It’s interesting to read from this band’s official site that they evolved from an act of betrayal. Being completely honest, they talked about how they were burdened with the weight of keeping a secret from the singer of the band they were playing with at that time – which I believe was called Fuzzbox (from a previous interview I did with them).


Finally when it became too much to bear – they spilt and Lunarin was conceived in 2003. All three members have been pals since secondary school 15 years back and perhaps triggered by Kurt Cobain’s death in 1994, they decided to form a band in the same year.

Coincidentally, they progressed to the same junior college and university and their music aspirations remained faithfully in sync, moving them towards the same direction.

Vocalist Linda Ong revealed there is actually a behind-the-scenes fourth member whom they term The Muse who helps scape their musical world.

Together, they managed to secure a distribution deal with Universal Music within Singapore for their debut album The Chrysalis which will already be available in stores when you’re reading this.

Kudos should be given to them for taking time from their busy careers to perseveringly pursue music despite being clearly aware that ours is a very small and hard market for local outfits to penetrate – drummer Loo Eng Teck and Linda are litigation lawyers while guitarist Ho Kah Wye is a chemical engineer.

They independently produced and financed the whole album which took them two years and $12,000 to produce.

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Just like what the title aptly suggests, The Chrysalis is Lunarin’s maiden foray into a full length studio recording and signifies the culmination of the band’s arduous efforts – symbolic of the transformation from pupa to butterfly.?Comprising ten original tracks all written by Lunarin, they collaborated with electronic musicians Mark Wong and Jacen Tan on ‘Eclipse’, ‘Shiver’ and ‘Usher’ and also enlisted the help of violinist Natalie Soh (from local band Serenaide) to play violins on ‘Silverpiece’ and ‘The Chrysalis’.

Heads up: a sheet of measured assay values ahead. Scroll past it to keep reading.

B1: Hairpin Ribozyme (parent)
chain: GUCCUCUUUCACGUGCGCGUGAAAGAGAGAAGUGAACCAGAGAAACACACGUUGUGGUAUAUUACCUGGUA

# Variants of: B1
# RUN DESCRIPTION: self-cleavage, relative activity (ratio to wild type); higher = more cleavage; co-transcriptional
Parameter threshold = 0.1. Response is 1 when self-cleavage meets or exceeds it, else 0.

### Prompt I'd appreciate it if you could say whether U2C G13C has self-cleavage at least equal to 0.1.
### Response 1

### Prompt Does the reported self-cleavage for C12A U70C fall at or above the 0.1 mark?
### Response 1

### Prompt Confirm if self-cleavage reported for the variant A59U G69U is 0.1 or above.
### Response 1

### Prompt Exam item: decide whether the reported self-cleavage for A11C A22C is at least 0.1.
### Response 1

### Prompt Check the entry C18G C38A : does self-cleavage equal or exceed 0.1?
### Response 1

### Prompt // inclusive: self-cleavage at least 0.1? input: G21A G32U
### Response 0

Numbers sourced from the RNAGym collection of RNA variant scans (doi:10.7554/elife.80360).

Painstaking detail was taken in recording the best tones for the guitars and drums and vocals using a Neumann U-87 which happens to be the trusty favourite mic for Hong Kong singer Eason Chan.

Lunarin spared no costs in flying to L.A. to engage the services of acclaimed mastering engineer Eddy Schreyer whose discography includes the Offspring and Alice in Chains while commissioning French digital artist Marie Guillaumet to design the CD artwork to complement the whole audio landscape and achieve the desired effect.

Said Ho Kah Wye, “When we first embarked on this project, the road seemed long and strenuous. It was the encouragement of our family, the support of our friends, each member’s presence and most importantly, the joint belief in our brand of music that led to the conception of The Chrysalis. We invite the world to join us on this journey.” At this point, the burning question in your mind would most likely be “How are their tracks going to sound?”

When I first met them at the Esplanade’s Baybeats Music Festival last July, Loo Eng Teck described their music as “slightly romantic and melancholic with bittersweet, mature lyrics”

Now, their style has been referenced to as “Art Rock” and even “Alternative Metal”. Indeed for their album, I hear more angst and as a result – moodier, heavier sounds which emphasises on drums and ripping of guitars while trying to contemplate and grapple with eternal issues that apply to us all, like the thin lines between right and wrong, truth and lies and the world being fair or unfair.

All in all, bravo for their attempt but with their capability, let’s stay tuned for more engaging audio treats and milestones ahead!